Consistency remains a stranger in commodity resins town.
Since Aug. 1, average North American selling prices are up for suspension PVC and down for solid polystyrene and PET bottle resin, while price tabs for polyethylene and polypropylene are standing still.
A 2 cent-per-pound increase took hold in PVC in August, even with the building and construction market in a major slump. Annualized U.S. housing starts for August were down almost 20 percent vs. the same month in 2006, according to the National Association of Home Builders, a Washington-based trade group.
That's not good news for PVC, where construction-related uses made up almost 70 percent of U.S./Canadian domestic sales in the first seven months of the year. Yet higher costs for crude oil and related feedstocks - as well as pricing power consolidated in the hands of the region's five remaining PVC makers - have pushed prices up a net of 8 cents per pound so far in 2007.
Crude oil futures broke through the $80 per-barrel mark in September. At the start of 2007, futures were under $60.
PVC producers are working on a 2 cent increase that was to be effective Oct. 1. Some larger buyers still are negotiating the August move in an attempt to have it lifted or delayed.
``There's no [sales] volume,'' a Midwest-based PVC buyer said. ``This is all about feedstocks. Nobody's building any [PVC] inventory.''
The buyer added that PVC pipe makers will be able to weather the pricing storm as long as they make smart decisions regarding their output.
``You can't out-produce the other guy and still be OK anymore,'' he said.
A Texas-based PVC buyer was a bit less optimistic, and questioned resin makers' decisions to add more than 1 billion pounds of capacity in North America next year.
``Demand [for PVC products] is horrible,'' he said. ``On the West Coast, they're delaying a lot of residential construction. They're not even putting in water pipe in the areas where they'd planned to build houses.
``I don't know where [PVC makers] are going to put the new capacity,'' the buyer added. ``There's a real delicate balance in the U.S. today of customers and who they're buying from.''
PS prices dropped 2 cents in August and another 2 in September. That's not entirely surprising, with domestic demand through July down almost 5 percent and prices for benzene feedstock - a key ingredient in styrene monomer - falling about 9 percent between July and September.
``As benzene receded, it took styrene with it,'' said Greg Smith, a PS market analyst at Resin Technologies Inc. in Fort Worth, Texas. ``But everybody's living with these costs, so it's nothing new.''
PS makers - now reduced to three firms in North America - are aiming to lift prices 3 cents per pound in October. Their chances of doing so improved when the October contract price for benzene closed almost 4 percent higher than the previous month.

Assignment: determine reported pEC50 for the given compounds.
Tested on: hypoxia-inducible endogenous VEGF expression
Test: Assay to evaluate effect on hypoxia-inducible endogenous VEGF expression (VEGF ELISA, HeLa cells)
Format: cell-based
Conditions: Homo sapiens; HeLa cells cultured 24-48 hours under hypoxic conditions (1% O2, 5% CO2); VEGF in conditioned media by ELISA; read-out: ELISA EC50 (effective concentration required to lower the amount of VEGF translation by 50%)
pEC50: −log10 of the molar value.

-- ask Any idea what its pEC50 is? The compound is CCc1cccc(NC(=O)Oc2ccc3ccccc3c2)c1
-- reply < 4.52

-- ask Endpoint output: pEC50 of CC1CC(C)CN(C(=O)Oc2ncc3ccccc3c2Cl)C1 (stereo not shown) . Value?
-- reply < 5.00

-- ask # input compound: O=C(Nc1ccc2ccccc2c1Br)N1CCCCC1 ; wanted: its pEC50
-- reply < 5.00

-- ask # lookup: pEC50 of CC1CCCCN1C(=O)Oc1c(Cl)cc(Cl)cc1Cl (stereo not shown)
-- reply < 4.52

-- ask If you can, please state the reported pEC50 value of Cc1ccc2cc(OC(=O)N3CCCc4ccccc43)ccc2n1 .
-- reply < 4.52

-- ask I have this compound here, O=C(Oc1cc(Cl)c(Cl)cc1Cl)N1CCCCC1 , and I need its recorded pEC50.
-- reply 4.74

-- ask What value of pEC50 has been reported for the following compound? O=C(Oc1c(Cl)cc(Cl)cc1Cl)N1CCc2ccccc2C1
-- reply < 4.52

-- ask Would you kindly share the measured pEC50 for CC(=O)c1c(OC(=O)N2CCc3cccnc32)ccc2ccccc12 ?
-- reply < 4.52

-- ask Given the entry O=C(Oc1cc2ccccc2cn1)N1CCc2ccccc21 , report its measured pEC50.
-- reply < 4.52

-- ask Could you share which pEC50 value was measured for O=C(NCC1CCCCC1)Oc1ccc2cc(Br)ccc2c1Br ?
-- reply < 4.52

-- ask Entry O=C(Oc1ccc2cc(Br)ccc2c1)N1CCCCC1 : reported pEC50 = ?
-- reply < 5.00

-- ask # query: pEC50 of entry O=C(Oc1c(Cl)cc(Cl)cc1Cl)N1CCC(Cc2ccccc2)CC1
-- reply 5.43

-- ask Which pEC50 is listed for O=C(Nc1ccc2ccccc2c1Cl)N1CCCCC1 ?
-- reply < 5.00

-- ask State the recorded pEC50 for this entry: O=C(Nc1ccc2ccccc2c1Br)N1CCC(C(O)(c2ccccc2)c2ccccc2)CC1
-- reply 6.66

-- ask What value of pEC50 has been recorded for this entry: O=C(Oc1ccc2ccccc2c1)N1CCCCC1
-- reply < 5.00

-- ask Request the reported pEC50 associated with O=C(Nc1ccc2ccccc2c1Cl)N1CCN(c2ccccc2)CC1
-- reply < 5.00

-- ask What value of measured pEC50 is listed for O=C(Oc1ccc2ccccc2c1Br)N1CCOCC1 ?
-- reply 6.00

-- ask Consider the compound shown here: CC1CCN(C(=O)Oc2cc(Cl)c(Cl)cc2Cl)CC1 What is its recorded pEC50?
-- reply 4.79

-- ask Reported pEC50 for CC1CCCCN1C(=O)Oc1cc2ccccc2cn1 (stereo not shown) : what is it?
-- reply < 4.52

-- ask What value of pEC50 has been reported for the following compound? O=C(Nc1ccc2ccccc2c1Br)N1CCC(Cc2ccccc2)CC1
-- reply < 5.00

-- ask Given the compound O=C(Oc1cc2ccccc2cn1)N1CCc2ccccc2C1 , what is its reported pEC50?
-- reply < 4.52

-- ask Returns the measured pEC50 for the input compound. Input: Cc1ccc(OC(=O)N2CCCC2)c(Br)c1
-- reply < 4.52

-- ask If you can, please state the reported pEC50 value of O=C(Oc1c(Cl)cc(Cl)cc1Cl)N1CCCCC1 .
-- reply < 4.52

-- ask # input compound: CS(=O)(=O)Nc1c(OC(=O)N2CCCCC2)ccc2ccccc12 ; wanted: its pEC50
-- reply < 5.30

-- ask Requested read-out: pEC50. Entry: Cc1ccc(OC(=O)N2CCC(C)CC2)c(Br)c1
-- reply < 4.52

In PET, slowing beverage demand knocked 2 cents off average selling prices in September, according to several buyers contacted by Plastics News. The market also is feeling the impact of more than a billion pounds of new capacity introduced by Eastman Chemical Co. and DAK Americas Inc. since late 2006.
Tightness in PET feedstocks - particularly monoethylene glycol - might give producers some leverage in raising prices in October, said some buyers.
The PP market actually went through a 2 up/2 down swing from August to September as the material followed the shifting fortunes of propylene monomer feedstock. The U.S./Canadian PP sector has benefited greatly in 2007 from a massive surge in exports.
Through July, exports from the region were up almost 90 percent vs. 2007, due in part to lower raw material prices and favorable exchange rates with the U.S. dollar. Exports accounted for almost 11 percent of total U.S./Canadian PP sales in that period. PP makers now are working on increases of 3 cents per pound that were to be effective Oct. 1.
The pricing battle in PE has been hard-fought, with buyers fending off price increases in August and September after taking increases averaging 15 cents per pound in the first seven months of the year. Exports again are playing a key role in PE, turning negative domestic sales marks into overall gains in high, low and linear low density PE.
PE makers responded by moving a proposed 4 cent increase to Oct. 1 and placing a 5 cent increase on Nov. 1.
``The increases look like they're in limbo right now, but high oil prices are keeping prices for ethane and ethylene [feedstocks] up,'' said Mike Burns, a PE market analyst with Resin Technologies Inc. ``It's true demand vs. feedstocks.''
One veteran Ohio-based PE buyer said he anticipates tough times for PE makers in 2008.
``Nine months from now, this export demand won't be there,'' he said. ``Mideast capacity that's been delayed will show up and the position of the dollar won't matter. When that happens, the polyethylene companies are going to take a hit in margin.
``They've been bracing for it for some time - and it should have happened this year - but exports gave them a little bit of a cushion.''
Longer-term, the buyer said PE makers will have to deal with the legacy of prices that have been at or near historically high levels since 2004. He pointed out that Procter & Gamble Co. recently began selling laundry detergent in concentrate form, packaged in a smaller bottle that uses 52 percent less PE than a previous version.
``That's demand destruction,'' the buyer said of the packaging switch. ``Some products aren't going to make it and others just won't come to the market.''